Some 15 miles west of Tulsa, Route 66 travelers will arrive at Sapulpa, Oklahoma, a city proud of its Route 66 and Native American heritage. Five countries have flown their flag over this area over the centuries — Spain, France, England, Mexico, and the United States of America. During the Civil War, the Choctaw Indian Nation flew its flag over the territory also. Sapulpa’s history is rich in Indian and early American folklore.
Sapulpa got its start in 1850 when Jim Sapulpa, a Creek Indian, came to the area from Alabama. Establishing a farm on Rock Creek, about one mile southeast of the present city, he soon operated a store in his home, hauling supplies from Fort Smith, Arkansas.
By the treaty of 1865, the Creek Indians gave the right-of-way to the St. Louis-San Francisco Railroad, and the railway extended its line to the present site of Sapulpa in 1886. Though the terminus was not given an official name initially, the railroad men called it Sapulpa after the area’s first settler, and it soon became known as Sapulpa Station.
Before long, the city became an important cattle-shipping center, and a Fred Harvey Hotel operated at the railroad station. In 1889 a post office was opened, and the town was incorporated in 1898.
Although oil had been found at Chelsea in 1889, Muskogee and Bartlesville in 1897, and Red Fork in 1901, the territory was not recognized as a great oil reserve until the opening of the Glenpool Field, four miles southeast of Sapulpa, in November 1905. This oil boom fostered Sapulpa’s greatest period of growth.
The oil boom, the Frisco Railroad, and the addition of several brick and glass plants combined to transform Sapulpa from a sleepy little village into a bustling community of 20,000 by the mid-1920s. Most of the buildings in downtown Sapulpa were erected during this boom period.
Sapulpa has long been known as “The Crossroads of America,” sitting at U.S. Highway 66 and U.S. Highway 75. Before interstate highways were constructed, Route 66 was the main east/west highway of the western United States, and U.S. 75 was the main north/south highway, running from Canada to the Gulf Coast at Galveston, Texas. Today, the city is still a major crossroad as five major highways converge in the town.
Today, this Main Street City of some 20,000 people prides itself on its character shaped of three historic factors – Indians, railroads, and oil. The town has received ten statewide awards for its efforts in preservation and architectural rehabilitation. As you pass through this beautifully preserved community, you will also find several artistic advertising displays on its many vintage buildings.
Special events are held throughout the year, including summer concerts on Main Street and the popular Route 66 Blowout, an annual event held in downtown Sapulpa since 1990. The event celebrates the nostalgia of the Mother Road with a well-attended car, motorcycle, and truck show; art show and sale, historic walking tours, live music, crafts, and commercial vendors.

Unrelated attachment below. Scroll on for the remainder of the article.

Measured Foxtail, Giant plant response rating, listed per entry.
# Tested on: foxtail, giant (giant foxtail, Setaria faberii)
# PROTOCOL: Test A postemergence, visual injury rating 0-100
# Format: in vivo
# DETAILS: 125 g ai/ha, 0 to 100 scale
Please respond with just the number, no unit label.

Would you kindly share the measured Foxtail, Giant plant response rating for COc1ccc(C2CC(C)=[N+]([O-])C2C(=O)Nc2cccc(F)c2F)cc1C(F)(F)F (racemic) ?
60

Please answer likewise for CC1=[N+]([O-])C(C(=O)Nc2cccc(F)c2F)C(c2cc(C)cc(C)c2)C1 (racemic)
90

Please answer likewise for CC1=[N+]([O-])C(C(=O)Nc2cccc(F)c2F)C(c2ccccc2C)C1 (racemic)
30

Sapulpa was perhaps best known as being the home of globally recognized Frankoma Pottery. For decades, free factory tours were offered to visitors, so they could watch skilled artisans make pottery as they had since the 1930s. However, after years of decline, Frankoma Pottery closed in 2010, and its contents were auctioned a year later. Frankoma’s pottery can still be found in antique stores and homes across Oklahoma and even the nation.
While visiting this Main Street City, be sure to see the Waite Phillips Filling Station Museum. Built in 1922 by Waite Phillips, the building has been restored by the Sapulpa Historical Society and houses automobiles from the 1920s. It is located one block off historic Route 66 at 26 E. Lee Avenue. For more history, visit the Sapulpa Historical Museum, an old 1910 hotel that features exhibits dioramas of the early-day Frisco Railroad and 1894 Sapulpa townsite, a 100-year pictorial history of Sapulpa, Native American and African-American photo histories, and much more. The museum is located at 100 E Lee Avenue.
Three miles west of Sapulpa, an old alignment of Route 66 follows what was once called the Ozark Trail and, today sometimes called the “Father of the Mother Road.” This old concrete ribbon once carried 3.3 miles of Route until the early 1950s. To access this old alignment, travel 1.2 miles west of the Oklahoma 66-Oklahoma 97 intersection in Sapulpa. The old trail begins at the 1921 steel-truss Rock Creek Bridge. Still complete with its old red brick pavement, this 12-foot wide rusting hulk can still be driven across. Just beyond the bridge are the remains of the long-abandoned TeePee Drive-In Theater. The old pavement continues to meander beneath an old 1925 railroad trestle, through wooded areas dotted with just a few secluded houses, before merging back into Oklahoma Route 66.
Sapulpa is also home to two lakes – Pretty Water that provides excellent trout fishing, and Lake Sahoma, where camping, fishing, and boating are available.